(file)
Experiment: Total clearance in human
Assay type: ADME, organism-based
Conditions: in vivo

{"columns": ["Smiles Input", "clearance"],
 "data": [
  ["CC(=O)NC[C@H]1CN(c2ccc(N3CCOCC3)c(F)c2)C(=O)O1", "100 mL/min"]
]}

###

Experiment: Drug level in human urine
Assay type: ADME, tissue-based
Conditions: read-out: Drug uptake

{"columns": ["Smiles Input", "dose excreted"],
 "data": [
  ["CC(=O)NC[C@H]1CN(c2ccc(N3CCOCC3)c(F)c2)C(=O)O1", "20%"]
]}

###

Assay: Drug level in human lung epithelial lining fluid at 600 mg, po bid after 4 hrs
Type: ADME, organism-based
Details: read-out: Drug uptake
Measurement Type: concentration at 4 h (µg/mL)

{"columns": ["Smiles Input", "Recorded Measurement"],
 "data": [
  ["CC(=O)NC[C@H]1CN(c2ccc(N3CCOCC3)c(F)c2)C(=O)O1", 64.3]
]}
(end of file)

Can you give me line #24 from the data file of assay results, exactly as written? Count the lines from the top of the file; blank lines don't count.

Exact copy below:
]}